Of course it is. There are so many additions from version to version that it's always a good idea to get to use the entry level product first. Many of the extras will only show themselves when you want to do more complex things. If you are heavily into MIDI equipment, then LE might be a little restrictive, but in general it's fine. Once you get to Elements, there's a useful comparison here.

      http://www.steinberg.net/fileadmin/files/PRODUCTS/Cubase/Generation_7/Cubase_7/Downloads/Cubase_Comparison_Chart.pdf

      However – you need to do the upgrade checking from this list.

      ftp://ftp.steinberg.net/Download/Cubase_SL_3/Cubase_All_Versions_Feature_Comparison.pdf

       

      This should answer your version to version queries.

       

      I'd miss the drum editor, and a few others – but only you can decide, and if you've never used Cubase, then you won't really know …… yet. I've even found a few features I didn't know my version 7 has – so they're not all everyday ones, and so much depends on what you use it for. Spend some time, give it a go, and then after a few months look at the list again, and see if any jump out at you saying – if only I'd been available?

    • #210672
      Avatarplnelson
      Participant

      Thanks for the information and links!

       

      BTW, I posted roughly the same question to the Cubase English-language forum at about the same time as I posted to VideoMaker and so far I have received ZERO responses there!

       

      If their user community is has so little activity on it or is so unwilling to answer a few questions from a newbie it doesn't make Cubase sound like a good choice even if it is free.  This newbie has had a much friendlier reception when I've posted questions on the Audacity and Reaper forums.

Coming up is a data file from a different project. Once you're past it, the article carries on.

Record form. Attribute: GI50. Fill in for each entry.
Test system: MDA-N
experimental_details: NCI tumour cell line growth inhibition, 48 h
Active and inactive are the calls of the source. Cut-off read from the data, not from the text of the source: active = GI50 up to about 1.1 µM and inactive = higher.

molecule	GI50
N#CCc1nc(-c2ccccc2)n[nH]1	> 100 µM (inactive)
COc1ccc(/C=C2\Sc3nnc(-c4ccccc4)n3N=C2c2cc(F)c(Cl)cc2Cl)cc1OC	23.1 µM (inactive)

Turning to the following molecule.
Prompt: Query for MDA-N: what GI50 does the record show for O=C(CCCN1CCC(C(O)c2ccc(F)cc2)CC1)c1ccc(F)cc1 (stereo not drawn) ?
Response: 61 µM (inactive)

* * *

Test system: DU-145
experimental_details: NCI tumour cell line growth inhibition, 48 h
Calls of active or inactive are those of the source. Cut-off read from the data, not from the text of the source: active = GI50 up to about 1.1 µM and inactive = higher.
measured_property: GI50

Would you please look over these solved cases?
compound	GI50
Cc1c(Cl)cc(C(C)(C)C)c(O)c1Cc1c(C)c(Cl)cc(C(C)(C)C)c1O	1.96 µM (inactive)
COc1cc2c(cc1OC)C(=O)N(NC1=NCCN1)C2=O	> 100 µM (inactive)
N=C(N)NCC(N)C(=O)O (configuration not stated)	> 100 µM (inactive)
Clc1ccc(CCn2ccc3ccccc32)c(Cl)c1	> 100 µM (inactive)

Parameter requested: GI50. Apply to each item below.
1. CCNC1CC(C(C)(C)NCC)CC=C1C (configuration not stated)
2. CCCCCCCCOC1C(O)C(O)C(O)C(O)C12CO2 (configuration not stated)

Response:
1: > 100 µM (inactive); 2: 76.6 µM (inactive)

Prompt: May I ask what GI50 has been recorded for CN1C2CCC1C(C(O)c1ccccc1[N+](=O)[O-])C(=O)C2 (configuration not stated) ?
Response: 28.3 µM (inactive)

• #210606
      Avatarplnelson
      Participant

      I'm welcome for what?   You didn't answer any of my questions.  

       

      Your link just goes to a Cubase page that says says "This patch updates an existing Cubase LE 6 installation to the current version Cubase LE 6.0.7!".

       

      My question is what IS Cubase LE 6?  (capabilities, features, price, etc).     They don't have it listed under Products > Software.    I know LE6 is not their Elements product, because Cubase Elements is a $49 upgrade from LE6.  

    • #210621
      Avatarplnelson
      Participant

      @Paulears:  Thanks, but I understand (in general) what Cubase is.   It's the LE6 I'm trying to understand.   Where does it fit and how do its features compare with the rest of the Cubase product line?   I can't find it for sale seperately anywhere, but Cubase Elements is a $50 upgrade from LE6, and my understanding is that Cubase Elements is their entry-level beginner package, sort of like Photoshop Elements or Adobe Premier Elements.   

       

      So if their entry-level, beginner package is a $50 upgrade then is LE6 even worth installing or learning?

       

      Regarding a software keyboard, I have a full 88-key Yamaha electronic piano with a MIDI interface, so that will be my keyboard.   One thing I do need in the software is the ability to map a key on the physical keboard to an arbitrary sound of the appropriate pitch.